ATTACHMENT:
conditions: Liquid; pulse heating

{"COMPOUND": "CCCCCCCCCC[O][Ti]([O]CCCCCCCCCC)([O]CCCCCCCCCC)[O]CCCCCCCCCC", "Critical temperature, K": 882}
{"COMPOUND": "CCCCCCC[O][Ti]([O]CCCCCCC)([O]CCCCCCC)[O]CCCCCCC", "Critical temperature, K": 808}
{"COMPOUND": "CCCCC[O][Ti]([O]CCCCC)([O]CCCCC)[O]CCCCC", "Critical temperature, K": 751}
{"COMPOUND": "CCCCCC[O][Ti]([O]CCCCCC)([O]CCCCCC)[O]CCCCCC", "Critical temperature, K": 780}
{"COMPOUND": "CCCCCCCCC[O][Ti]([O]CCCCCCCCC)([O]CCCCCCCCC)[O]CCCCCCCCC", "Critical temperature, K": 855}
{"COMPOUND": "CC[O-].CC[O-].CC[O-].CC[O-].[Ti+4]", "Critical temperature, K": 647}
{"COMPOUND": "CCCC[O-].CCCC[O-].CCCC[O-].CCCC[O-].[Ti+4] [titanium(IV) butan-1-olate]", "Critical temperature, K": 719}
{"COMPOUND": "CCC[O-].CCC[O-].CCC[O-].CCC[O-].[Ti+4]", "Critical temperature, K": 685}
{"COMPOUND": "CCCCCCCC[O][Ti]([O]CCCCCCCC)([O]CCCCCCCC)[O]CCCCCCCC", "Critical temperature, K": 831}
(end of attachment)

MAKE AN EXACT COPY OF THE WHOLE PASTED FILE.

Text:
conditions: Liquid; pulse heating

{"COMPOUND": "CCCCCCCCCC[O][Ti]([O]CCCCCCCCCC)([O]CCCCCCCCCC)[O]CCCCCCCCCC", "Critical temperature, K": 882}
{"COMPOUND": "CCCCCCC[O][Ti]([O]CCCCCCC)([O]CCCCCCC)[O]CCCCCCC", "Critical temperature, K": 808}
{"COMPOUND": "CCCCC[O][Ti]([O]CCCCC)([O]CCCCC)[O]CCCCC", "Critical temperature, K": 751}
{"COMPOUND": "CCCCCC[O][Ti]([O]CCCCCC)([O]CCCCCC)[O]CCCCCC", "Critical temperature, K": 780}
{"COMPOUND": "CCCCCCCCC[O][Ti]([O]CCCCCCCCC)([O]CCCCCCCCC)[O]CCCCCCCCC", "Critical temperature, K": 855}
{"COMPOUND": "CC[O-].CC[O-].CC[O-].CC[O-].[Ti+4]", "Critical temperature, K": 647}
{"COMPOUND": "CCCC[O-].CCCC[O-].CCCC[O-].CCCC[O-].[Ti+4] [titanium(IV) butan-1-olate]", "Critical temperature, K": 719}
{"COMPOUND": "CCC[O-].CCC[O-].CCC[O-].CCC[O-].[Ti+4]", "Critical temperature, K": 685}
{"COMPOUND": "CCCCCCCC[O][Ti]([O]CCCCCCCC)([O]CCCCCCCC)[O]CCCCCCCC", "Critical temperature, K": 831}